The first system tested is a dry powder aerosol generator consisting of a rotary feed belt mechanism, a fluidized bed system, a cyclone separator and a dilution control system. In the first step, test powder nanomaterials are premixed with cleaned 100 μm diameter glass beads. This mixture of material is then placed in a glass burette feed hopper, which is released into a rotating belt that conveys and discharges the mixture at a controlled rate into the fluidized bed. The fluidized bed consists of a 15 mL conical test tube into which the test material is delivered. Fluidized air is added to the conical tube at the bottom of the cone. The aerosolized mixture subsequently generated by vigorous agitation and combined with airflow passes through a cyclone that readily separates suspended test particles from the glass beads by means of the large difference in aerodynamic diameter. The test aerosol is further diluted with air as it passes through a krypton-85 charge neutralizer prior to flowing into an inhalation chamber. This system was found to be highly effective in the dispersion of carbon black materials, which allowed for the ready dispersion of small particles less than 10 μm in diameter. Although this system was not capable of creating individual carbon black particles, the aerosol generated was clearly within a respirable size range, less than 2 μm in diameter. In contrast, carbon nanotubes aerosolized using this system failed to produce a satisfactory aerosol within a range of respirable materials. Subsequent examination of the glass microspheres used to create the desegregation of these particles found that carbon nanotubes had become coated to the surface of these glass microspheres. Agitation of the microspheres within the fluidized bed system failed to release the carbon nanotubes into the atmosphere. In summary, we found that the first test of the aerosol generator was highly efficient for aerosolizing carbon black nanomaterials but failed to produce a satisfactory aerosol of carbon nanotubes.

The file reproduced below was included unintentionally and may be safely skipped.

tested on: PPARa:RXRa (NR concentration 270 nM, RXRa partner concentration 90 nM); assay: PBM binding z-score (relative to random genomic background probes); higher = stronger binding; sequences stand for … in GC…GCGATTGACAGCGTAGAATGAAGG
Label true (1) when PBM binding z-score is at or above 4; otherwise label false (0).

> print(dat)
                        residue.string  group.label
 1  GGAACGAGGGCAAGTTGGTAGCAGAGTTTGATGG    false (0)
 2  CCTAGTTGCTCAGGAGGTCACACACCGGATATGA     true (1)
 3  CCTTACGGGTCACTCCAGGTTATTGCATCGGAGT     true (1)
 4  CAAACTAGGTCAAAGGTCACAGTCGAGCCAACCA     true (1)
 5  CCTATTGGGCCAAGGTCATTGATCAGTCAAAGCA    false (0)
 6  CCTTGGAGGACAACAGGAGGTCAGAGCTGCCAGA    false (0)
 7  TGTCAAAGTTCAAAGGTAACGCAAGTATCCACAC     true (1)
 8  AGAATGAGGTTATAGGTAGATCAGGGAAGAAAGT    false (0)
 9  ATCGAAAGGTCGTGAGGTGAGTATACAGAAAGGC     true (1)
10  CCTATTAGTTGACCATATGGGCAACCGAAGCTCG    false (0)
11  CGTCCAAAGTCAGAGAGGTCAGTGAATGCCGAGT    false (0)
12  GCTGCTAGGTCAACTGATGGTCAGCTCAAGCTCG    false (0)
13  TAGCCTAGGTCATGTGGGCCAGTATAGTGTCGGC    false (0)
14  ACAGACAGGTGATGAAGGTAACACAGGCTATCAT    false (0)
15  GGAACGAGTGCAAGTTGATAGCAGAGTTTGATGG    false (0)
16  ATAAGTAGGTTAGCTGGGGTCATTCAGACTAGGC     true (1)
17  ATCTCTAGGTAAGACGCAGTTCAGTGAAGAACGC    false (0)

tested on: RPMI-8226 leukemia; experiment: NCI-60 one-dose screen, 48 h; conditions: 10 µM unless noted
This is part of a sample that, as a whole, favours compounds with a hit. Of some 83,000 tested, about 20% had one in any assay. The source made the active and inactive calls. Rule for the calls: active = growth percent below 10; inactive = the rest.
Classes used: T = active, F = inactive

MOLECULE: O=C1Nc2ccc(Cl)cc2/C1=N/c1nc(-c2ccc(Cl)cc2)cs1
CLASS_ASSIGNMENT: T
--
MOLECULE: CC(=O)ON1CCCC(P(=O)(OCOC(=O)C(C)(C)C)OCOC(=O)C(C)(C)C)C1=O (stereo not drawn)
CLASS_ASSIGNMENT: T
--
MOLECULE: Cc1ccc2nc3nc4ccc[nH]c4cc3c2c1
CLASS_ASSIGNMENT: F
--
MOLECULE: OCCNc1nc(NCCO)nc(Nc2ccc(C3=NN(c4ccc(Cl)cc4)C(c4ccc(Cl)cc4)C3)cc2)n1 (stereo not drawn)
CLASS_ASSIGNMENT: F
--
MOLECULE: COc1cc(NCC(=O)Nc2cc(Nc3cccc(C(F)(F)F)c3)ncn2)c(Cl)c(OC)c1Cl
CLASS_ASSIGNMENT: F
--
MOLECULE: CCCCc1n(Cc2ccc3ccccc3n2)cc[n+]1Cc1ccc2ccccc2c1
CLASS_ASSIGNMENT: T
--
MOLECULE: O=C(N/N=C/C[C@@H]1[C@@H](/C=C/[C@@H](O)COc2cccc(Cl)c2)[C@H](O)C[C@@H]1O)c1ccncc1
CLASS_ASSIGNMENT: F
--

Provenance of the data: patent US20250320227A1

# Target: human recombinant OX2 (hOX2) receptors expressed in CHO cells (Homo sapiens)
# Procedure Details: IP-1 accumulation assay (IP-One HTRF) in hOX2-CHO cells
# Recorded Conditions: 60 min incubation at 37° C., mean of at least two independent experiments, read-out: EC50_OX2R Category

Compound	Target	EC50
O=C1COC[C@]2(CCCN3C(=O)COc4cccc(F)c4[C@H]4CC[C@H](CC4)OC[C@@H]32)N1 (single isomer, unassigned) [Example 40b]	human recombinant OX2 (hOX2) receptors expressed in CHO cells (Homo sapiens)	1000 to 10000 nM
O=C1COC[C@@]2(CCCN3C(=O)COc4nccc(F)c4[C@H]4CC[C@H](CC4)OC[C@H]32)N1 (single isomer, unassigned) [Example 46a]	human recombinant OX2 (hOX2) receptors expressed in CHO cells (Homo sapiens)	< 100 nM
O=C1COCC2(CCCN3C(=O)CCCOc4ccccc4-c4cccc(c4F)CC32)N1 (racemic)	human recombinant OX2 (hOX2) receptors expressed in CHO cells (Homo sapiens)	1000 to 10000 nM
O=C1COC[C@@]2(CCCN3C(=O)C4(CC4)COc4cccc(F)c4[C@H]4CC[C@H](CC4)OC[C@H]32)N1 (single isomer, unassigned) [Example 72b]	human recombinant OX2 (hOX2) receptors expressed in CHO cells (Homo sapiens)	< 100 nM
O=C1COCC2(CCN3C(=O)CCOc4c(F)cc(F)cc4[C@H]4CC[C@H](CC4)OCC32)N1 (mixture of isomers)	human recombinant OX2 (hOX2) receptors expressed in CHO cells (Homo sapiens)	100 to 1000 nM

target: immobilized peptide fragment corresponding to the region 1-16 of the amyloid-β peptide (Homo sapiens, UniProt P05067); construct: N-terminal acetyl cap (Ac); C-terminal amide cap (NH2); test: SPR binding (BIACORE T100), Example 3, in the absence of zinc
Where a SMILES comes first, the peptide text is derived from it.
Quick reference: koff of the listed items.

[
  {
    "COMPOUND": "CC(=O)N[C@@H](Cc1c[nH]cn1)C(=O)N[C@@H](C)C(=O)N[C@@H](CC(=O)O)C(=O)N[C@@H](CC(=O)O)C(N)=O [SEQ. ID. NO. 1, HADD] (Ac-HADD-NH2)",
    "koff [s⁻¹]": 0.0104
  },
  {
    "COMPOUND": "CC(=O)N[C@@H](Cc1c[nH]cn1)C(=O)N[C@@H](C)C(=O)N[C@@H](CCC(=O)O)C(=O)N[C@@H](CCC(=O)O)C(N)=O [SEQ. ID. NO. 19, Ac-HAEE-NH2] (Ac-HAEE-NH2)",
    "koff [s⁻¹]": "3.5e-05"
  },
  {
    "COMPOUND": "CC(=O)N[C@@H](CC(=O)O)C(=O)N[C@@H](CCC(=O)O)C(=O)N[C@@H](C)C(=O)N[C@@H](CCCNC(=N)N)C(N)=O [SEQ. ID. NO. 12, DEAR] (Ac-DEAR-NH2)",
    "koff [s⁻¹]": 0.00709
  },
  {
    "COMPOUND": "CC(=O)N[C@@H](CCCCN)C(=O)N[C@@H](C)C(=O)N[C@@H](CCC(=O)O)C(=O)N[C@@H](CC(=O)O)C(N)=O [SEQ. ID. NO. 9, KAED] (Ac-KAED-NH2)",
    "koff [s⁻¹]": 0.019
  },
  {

A second method was designed due to the fact that the carbon nanotubes failed to become aerosolized using the dry test powder generator. This system consisted of a syringe plunger to feed single-walled nanotubes into the path of a rapidly rotating stainless steel brush wheel to separate carbon nanotube bundles. Aerosolization was done under airflow conditions to allow for the release of carbon nanotubes from the brush wheel into the atmosphere. This mechanical method of aerosol generation was highly effective in creating bundles of carbon nanotubes within a size range of 1 to 2 microns. These findings suggest single-walled carbon nanotubes which do not easily disaggregate under normal conditions, can be aerosolized to create respirable carbon nanotube clusters for future inhalation studies. This method has the distinct benefit of testing potential health effects of carbon nanotubes by inhalation rather than by instillation or aspiration techniques which do not represent natural physiological routes of exposure to these materials.
We plan to further develop these two aerosolization systems for more efficient aerosolization of nanomaterials to test inhalation health effects. We will continue to improve sample handling with our wire brush system to further develop the aerosolization of carbon nanotubes. Our goal in Year 2 of the research project is to improve these systems to the point that we can begin inhalation studies using small laboratory animals to test for potential respiratory health effects of inhaled nanomaterials. In addition to carbon black and carbon nanotubes, we also plan to examine ultrafine titanium dioxide as another nanomaterial for aerosolization.
Journal Articles on this Report : 2 Displayed | Download in RIS Format
|Other project views:||All 32 publications||2 publications in selected types||All 2 journal articles|
||Madl AK, Pinkerton KE. Health effects of inhaled engineered and incidental nanoparticles. Critical Reviews in Toxicology 2009;39(8):629-658.||
||Teague SV, Veranth JM, Aust AE, Pinkerton KE. Dust generator for inhalation studies with limited amounts of archived particulate matter. Aerosol Science and Technology 2005;39(2):85-91.||